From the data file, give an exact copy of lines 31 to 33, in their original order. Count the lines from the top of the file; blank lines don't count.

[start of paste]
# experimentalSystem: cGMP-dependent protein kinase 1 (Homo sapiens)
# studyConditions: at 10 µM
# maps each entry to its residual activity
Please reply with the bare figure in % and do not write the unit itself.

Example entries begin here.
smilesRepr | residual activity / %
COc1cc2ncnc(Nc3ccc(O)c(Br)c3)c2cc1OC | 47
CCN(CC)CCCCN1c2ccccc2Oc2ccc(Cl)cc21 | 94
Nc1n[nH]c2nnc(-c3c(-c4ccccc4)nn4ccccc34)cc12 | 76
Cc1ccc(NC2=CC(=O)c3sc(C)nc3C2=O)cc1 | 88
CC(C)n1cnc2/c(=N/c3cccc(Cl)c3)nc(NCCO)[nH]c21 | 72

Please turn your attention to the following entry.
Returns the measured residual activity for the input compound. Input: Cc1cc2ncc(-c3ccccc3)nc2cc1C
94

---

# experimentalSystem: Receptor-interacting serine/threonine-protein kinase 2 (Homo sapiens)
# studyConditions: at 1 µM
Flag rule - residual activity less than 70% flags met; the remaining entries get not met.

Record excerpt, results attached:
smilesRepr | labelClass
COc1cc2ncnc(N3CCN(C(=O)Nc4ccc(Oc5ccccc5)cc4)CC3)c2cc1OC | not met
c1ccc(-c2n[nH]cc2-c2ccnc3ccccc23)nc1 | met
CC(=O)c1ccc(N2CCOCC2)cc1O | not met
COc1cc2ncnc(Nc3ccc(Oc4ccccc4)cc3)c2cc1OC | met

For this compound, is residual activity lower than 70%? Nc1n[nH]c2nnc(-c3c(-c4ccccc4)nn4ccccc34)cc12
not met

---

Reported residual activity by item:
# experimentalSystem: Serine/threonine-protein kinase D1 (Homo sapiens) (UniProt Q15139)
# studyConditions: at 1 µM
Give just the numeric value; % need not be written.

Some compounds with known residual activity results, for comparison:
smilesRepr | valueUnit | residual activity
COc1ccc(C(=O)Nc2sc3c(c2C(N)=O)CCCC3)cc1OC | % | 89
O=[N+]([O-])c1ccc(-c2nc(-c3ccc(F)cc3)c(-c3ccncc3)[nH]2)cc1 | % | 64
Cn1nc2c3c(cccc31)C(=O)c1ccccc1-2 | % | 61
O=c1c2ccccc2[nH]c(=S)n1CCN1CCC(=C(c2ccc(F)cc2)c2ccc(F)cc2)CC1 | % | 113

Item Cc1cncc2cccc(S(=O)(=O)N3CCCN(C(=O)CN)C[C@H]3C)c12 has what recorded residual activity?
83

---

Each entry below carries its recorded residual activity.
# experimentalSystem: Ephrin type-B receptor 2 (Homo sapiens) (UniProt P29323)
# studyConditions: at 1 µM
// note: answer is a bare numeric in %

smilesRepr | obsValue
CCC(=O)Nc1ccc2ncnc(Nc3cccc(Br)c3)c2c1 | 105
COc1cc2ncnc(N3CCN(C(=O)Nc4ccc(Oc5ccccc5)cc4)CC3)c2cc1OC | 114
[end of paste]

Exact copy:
Give just the numeric value; % need not be written.

Some compounds with known residual activity results, for comparison:
smilesRepr | valueUnit | residual activity